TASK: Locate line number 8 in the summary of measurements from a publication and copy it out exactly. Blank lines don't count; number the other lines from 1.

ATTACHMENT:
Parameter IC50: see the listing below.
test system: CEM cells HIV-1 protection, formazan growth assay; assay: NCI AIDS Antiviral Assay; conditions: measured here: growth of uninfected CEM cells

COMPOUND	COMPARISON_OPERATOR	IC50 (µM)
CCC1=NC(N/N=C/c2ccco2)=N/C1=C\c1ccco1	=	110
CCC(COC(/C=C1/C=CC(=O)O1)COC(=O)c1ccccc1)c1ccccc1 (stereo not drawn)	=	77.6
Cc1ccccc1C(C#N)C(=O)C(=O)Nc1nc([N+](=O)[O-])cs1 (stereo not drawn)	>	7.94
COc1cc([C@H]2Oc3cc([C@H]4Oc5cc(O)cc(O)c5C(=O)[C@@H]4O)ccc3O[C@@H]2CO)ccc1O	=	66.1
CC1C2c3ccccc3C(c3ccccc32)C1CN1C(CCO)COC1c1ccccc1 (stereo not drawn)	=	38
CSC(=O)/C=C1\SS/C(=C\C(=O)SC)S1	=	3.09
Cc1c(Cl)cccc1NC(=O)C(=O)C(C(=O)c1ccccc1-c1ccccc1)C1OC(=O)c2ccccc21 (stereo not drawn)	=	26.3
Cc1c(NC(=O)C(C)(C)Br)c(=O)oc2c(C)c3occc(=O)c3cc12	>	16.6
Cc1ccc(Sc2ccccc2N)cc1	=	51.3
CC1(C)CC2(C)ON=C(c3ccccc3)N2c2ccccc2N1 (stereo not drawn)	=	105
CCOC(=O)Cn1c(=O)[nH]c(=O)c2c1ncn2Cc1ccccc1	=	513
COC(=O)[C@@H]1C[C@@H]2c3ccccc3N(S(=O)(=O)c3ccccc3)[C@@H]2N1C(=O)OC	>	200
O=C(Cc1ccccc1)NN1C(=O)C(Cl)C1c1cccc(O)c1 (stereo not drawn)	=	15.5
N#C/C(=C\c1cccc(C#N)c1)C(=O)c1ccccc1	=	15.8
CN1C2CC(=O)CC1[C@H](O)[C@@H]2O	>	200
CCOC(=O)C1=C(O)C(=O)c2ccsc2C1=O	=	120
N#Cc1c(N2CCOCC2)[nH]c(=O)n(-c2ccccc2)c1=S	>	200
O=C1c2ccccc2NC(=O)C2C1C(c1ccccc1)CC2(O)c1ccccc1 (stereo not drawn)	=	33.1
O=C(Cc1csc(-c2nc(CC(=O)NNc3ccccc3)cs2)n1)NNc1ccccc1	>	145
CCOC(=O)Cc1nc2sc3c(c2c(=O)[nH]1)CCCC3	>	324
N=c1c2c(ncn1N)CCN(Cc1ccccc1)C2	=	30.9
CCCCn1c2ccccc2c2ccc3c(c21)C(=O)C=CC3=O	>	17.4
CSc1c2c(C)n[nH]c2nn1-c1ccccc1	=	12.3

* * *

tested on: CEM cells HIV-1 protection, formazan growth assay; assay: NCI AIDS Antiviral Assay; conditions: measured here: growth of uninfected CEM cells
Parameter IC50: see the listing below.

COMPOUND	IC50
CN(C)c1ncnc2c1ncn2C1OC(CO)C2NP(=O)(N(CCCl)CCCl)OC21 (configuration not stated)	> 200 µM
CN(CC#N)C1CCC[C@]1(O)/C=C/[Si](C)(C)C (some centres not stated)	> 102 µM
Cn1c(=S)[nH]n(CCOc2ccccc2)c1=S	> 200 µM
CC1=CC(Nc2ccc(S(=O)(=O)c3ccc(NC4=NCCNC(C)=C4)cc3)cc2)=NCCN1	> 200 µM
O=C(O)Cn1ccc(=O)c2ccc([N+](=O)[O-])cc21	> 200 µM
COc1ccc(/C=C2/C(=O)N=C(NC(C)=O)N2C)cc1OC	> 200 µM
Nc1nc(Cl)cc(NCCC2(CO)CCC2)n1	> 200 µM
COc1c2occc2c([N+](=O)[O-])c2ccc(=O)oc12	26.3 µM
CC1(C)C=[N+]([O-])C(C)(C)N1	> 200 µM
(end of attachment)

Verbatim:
CC1C2c3ccccc3C(c3ccccc32)C1CN1C(CCO)COC1c1ccccc1 (stereo not drawn)	=	38